This article is a section taken from Minnesota Health Care Programs (MHCP), a part of the revisions and additions to the Minnesota Health Care Program Eligibility Policy Manual.
Minnesota Health Care Programs (MHCP) Overpayments
Overpayments occur when enrollees receive more Minnesota Health Care Programs (MHCP) benefits than they were entitled.
Overpayments are determined in these situations:
Situations in which the agency finds that enrollees received more MHCP benefits than they were entitled to because of late reporting or failure to report or disclose information
In conjunction with pursuit of a fraud conviction
Overpayments are not determined when:
The overpayment is the result of agency error
When the enrollee reports a change timely
Eligibility was determined using the enrollee’s estimate of expected income and the enrollee’s actual income was later found to be higher than the original estimate
There is suspected fraud or unreported information that has not yet been verified or confirmed
The overpayment amount:
Is the amount the health care program paid for benefits on behalf of the enrollee, either through fee-for-service claims or managed care payments, minus premiums paid for the overpayment period.
The amount MHCP paid for benefits is compared to the benefits the enrollee should have received. The overpayment amount may be reduced or eliminated if the enrollee would have been eligible for the same program under a different basis.
explains the reason for the overpayment,
shows how the overpayment was computed,
advises enrollees that further action may be taken if payment is not made, and
advises enrollees of their appeal rights.
Available collection methods vary according to the program, whether the overpayment is determined to be the result of fraud, and whether the person is a current enrollee.
Voluntary repayment is available for all MHCPs and for both current and former enrollees. Each county, tribal or state servicing agency sets its own procedures for receiving voluntary repayments.
Revenue recapture allows the county, tribal or state servicing agency to recover overpayments in MHCPs by intercepting income or property tax refunds and lottery winnings. Counties and DHS collections must submit requests for revenue recapture to the Commissioner of Revenue, who determines if revenue recapture is allowable under the Revenue Recapture Act, Minnesota Statutes 270A.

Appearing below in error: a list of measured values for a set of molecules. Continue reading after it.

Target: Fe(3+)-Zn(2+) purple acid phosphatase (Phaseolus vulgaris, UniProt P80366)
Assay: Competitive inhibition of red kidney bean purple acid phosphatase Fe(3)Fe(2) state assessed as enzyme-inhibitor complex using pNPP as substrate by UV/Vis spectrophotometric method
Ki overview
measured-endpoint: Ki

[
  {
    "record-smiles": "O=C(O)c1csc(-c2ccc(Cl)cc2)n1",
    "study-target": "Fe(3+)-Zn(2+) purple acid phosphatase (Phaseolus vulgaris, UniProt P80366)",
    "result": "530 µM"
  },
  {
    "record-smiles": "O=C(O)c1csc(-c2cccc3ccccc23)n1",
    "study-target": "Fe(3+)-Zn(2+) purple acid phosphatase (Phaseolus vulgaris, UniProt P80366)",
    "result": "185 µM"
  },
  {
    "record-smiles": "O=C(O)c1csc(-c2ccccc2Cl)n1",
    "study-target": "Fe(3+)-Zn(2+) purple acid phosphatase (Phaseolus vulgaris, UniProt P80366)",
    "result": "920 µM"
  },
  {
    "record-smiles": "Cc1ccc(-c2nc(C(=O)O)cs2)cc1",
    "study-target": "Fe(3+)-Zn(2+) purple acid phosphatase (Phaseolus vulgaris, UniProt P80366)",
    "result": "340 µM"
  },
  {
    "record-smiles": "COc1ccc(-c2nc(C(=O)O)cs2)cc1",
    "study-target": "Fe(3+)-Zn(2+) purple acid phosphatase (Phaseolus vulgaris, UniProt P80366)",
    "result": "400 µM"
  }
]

Revenue recapture may be used when the individual is no longer enrolled in the MHCP for which the debt is owed. Revenue recapture may be used for an overpayment established from an agency finding based on enrollee error, an administrative appeal decision based on enrollee error, or a court determination of benefits incorrectly paid.
Some healthcare overpayments may not be recoverable through revenue recapture. Recovery of overpayments for medical care is prohibited if the person’s income was below certain limits at the time the benefits were received.
Civil recovery includes obtaining a judgment and pursuing repayment through methods such as garnishment or property liens. Current enrollees are protected from civil recovery while they are enrolled and for six months after enrollment ends.
For MA, these methods are only available after a civil or criminal court judgment with a finding that benefits were incorrectly paid, with or without a finding that fraud occurred.
For state-funded health care programs, the county agency or DHS collections may use the Judgment by Operation of Law (JOL) procedures outlined in Minnesota Statutes 256.0471.
As part of the sentence for a conviction for fraud, the court may order the person to make restitution. The court may:
Lower the previously determined overpayment amount. order a monetary restitution for an amount less than the previously determined overpayment amount without reducing the total overpayment. This means that the person must pay a reduced amount as a condition of probation. The county or DHS collections may pursue repayment of the remainder of the overpayment through civil recovery or revenue recapture.
Order restitution in addition to the previously determined overpayment amount, such as fines, penalties, and accrued interest. Any added restitution is collected and retained entirely by the court or the agency that brought the fraud charge.
Minnesota Rules, part 9505.0131
Minnesota Statutes, section 256.01, subdivision 2(t)
Minnesota Statutes, section 256.98, subdivision 3
Minnesota Statutes, section 256.045, subdivision 10
Minnesota Statutes, section 256.0471
Minnesota Statutes, section 256B.016
Minnesota Statutes, section 270A
United States Code, title 42, section 1396(d)
CREDIT: The content of this post has been copied or adopted from the Minnesota Healthcare Programs Eligibility Policy Manual, originally published by the Minnesota Department of Human Services.
This is also part of a series of posts on Minnesota Healthcare Eligibility Policies.